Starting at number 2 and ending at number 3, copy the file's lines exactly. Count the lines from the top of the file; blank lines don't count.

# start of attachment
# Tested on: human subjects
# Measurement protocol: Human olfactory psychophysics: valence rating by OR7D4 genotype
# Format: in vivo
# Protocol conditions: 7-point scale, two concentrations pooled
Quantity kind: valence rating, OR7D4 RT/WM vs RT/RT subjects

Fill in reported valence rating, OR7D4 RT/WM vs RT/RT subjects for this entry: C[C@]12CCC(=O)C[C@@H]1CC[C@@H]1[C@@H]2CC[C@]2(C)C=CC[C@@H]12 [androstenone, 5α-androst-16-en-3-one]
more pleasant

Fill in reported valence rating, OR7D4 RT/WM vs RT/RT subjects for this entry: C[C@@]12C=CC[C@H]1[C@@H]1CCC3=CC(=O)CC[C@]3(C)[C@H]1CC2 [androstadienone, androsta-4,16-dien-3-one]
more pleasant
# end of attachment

# Measurement protocol: Human olfactory psychophysics: valence rating by OR7D4 genotype
# Format: in vivo